Sexton is a class act with hardly any weaknesses, says former Leinster great Campbell
THERE is a fact regarding Leinster's rise to the summit of European rugby which has largely gone unnoticed, and it is this: the province's only significant Heineken Cup defeat over the last four seasons occurred when Jonathan Sexton was not playing.
That was the semi-final in the Stade Municipal in Toulouse when Leinster produced one of their bravest performances of the professional era, but, with the set-piece under extreme pressure and Australian centre Shaun Berne filling in as makeshift out-half, they were unable to match the power of the hosts.
Since Felipe Contepomi's injury in the 2009 semi-final against Munster allowed Sexton to show what he can do at elite European level, he has been a central figure in Leinster's rise to prominence, playing crucial roles in the 2009 and 2011 triumphs and again in the progression to tomorrow's final against Ulster in Twickenham.
Ronan O'Gara's sustained excellence has complicated matters at international level and saw the Munster man win back the No 10 jersey during the World Cup, but Sexton used that experience to emerge stronger and the confidence that deserted him off the tee in New Zealand is now coursing through the 26-year-old.
The statistics back it up. At the World Cup, Sexton's place-kicking return was a disappointing 47pc, but in the Six Nations he slotted 22 from 25 kicks while his return for Leinster is hovering around the 90pc mark and scooped him the Pro12 Golden Boot Award last week.
Sexton turns 27 in July and is nearing the peak of his professional career, says legendary Leinster, Ireland and Lions out-half Ollie Campbell, who believes his own best rugby was played between 1979 and 1983 when he entered his late 20s.
"It is remarkable to think how far Jonathan has come since he came on for Felipe Contepomi in that semi-final against Munster and kicked that penalty," says Campbell.
"That was in 2009 and people might forget, but in January of that year, Jonathan played for St Mary's against Old Belvedere (Campbell's club) in an All-Ireland League match because he wasn't getting enough game time with Leinster.
"To go from that point to kicking that penalty, and then dropping that audacious goal in the final against Leicester, to where he is today, he has possibly developed more quickly than any other player in the country."
Campbell can relate to Sexton's international tussle for the No 10 jersey with a Munster rival from his own rivalry with Tony Ward in the late 1970s and early '80s.
He remains a huge admirer of O'Gara's and agrees with national coach Declan Kidney that Ireland are "blessed" to have two world-class out-halves at their disposal.
However, as a Leinster supporter, Campbell's is delighted with Sexton's development in a position where the province struggled through the late 1990s and into the 2000s.
"He is just a class act, with hardly any weaknesses, even by the highest standards," says Campbell.
"He really has all the skills, he can play the kicking game, he is a beautiful passer off either hand and also a fully paid-up member of the out-half tackling union. I know he struggled with his kicking at he World Cup, but that is in the past, he has a good style and I do not see it as a long-term issue at all.
"Another factor is that I think he has absolutely blossomed under (Leinster coach) Joe Schmidt. Jonathan is very fortunate to have Joe Schmidt as a coach and Schmidt is equally fortunate in having Jonathan as his out-half -- the timing of Joe coming in, in terms of the development of Jonathan's game was perfect.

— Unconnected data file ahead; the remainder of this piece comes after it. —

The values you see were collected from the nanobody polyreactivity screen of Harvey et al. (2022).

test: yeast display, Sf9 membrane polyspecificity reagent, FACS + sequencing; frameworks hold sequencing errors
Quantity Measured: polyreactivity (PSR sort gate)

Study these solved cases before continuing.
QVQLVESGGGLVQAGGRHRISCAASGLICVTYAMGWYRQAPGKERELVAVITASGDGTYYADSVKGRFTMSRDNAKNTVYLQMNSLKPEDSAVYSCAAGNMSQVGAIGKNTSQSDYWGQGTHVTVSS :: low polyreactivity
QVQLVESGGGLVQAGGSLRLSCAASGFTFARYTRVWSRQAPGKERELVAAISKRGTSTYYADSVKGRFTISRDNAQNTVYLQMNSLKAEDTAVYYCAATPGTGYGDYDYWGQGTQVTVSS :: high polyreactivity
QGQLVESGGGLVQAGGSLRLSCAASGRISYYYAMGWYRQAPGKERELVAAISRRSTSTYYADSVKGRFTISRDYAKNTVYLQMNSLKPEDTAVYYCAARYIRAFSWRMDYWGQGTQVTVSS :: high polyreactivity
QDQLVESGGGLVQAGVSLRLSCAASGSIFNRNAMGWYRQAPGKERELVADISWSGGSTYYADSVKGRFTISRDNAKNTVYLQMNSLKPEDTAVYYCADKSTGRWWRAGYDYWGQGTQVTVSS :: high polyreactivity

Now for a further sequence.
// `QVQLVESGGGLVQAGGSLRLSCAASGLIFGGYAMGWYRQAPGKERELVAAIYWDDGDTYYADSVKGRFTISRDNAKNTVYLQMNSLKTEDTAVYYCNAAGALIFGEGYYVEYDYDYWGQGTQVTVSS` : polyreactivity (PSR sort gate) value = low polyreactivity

"Since he's come back from the World Cup, he has played some magnificent rugby," adds Campbell. "I'm thinking about that dummy in the lead-up to Isa Nacewa's try (reminiscent of Campbell's dummies for Moss Finn's try against Wales in 1982) in the quarter-final against Cardiff and then the blind pass in the same game -- that was hell of a play.
"Who knows how much better he can get for Leinster and Ireland with the confidence he has got this season, particularly if Leinster win tomorrow and he has three Heineken Cup winners medals in his pocket."
If Sexton has developed rapidly in recent years, it has mirrored the giant strides taken by Leinster in a relatively short period of time and Campbell clearly recalls a time, not so long ago, when there was still a ramshackle element to the operation.
"It is remarkable how far Leinster have come. When Michael Cheika arrived first, Leinster were still togging out in portakabins in Old Belvedere, that is only six years ago.
"Now, they are at the forefront of Irish and European rugby and I think these are the glory days for Ireland in the Heineken Cup, with Ulster taking massive steps forward also. It is wonderful to think that after tomorrow, Ireland will have its sixth Heineken Cup trophy, the same as England and one more than the French."
However, for all Campbell's admiration of Leinster under Schmidt, he see's tomorrow's final as a incredibly tight affair and says Ulster are more than capable of spoiling Leinster's back-to-back aspirations.
"It will be a lot closer than most people think, I wouldn't underestimate Ulster for a second. Any team that can go to Thomond Park and beat Munster deserves the utmost respect.
"They have a match-winner in Ruan Pienaar as well. He is a remarkable player and has almost re-defined the role of the scrum-half. I would expect a tight game tomorrow. Out of 16 finals, only two have ended beyond one score."
As for Sexton, regardless of tomorrow's result, Campbell is convinced he will go on to become one of the great out-halves (a group that contains players of the calibre of Campbell, Ward, O'Gara and Jackie Kyle).
"I wouldn't put any limits on what Jonathan Sexton can achieve," is Campbell's simple summation.